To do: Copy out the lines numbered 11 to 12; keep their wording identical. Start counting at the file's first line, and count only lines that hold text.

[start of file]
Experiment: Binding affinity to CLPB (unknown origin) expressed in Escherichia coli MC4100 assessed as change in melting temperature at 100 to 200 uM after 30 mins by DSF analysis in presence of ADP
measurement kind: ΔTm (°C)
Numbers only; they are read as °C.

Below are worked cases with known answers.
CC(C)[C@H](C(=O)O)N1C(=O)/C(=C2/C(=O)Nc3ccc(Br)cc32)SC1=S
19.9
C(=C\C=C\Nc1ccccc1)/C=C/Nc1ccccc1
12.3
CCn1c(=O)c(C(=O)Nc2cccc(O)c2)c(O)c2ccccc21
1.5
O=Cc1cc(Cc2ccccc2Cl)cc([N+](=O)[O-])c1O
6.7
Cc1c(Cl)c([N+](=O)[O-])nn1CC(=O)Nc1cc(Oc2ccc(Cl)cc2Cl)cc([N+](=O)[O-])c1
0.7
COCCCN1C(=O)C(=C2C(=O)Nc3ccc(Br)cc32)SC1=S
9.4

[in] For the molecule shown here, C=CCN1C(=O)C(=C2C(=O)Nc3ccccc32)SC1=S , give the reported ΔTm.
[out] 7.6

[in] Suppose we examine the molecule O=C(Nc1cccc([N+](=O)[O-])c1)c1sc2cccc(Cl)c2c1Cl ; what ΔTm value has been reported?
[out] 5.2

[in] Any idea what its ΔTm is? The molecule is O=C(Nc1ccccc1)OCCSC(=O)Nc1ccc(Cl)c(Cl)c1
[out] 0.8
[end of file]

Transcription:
O=Cc1cc(Cc2ccccc2Cl)cc([N+](=O)[O-])c1O
6.7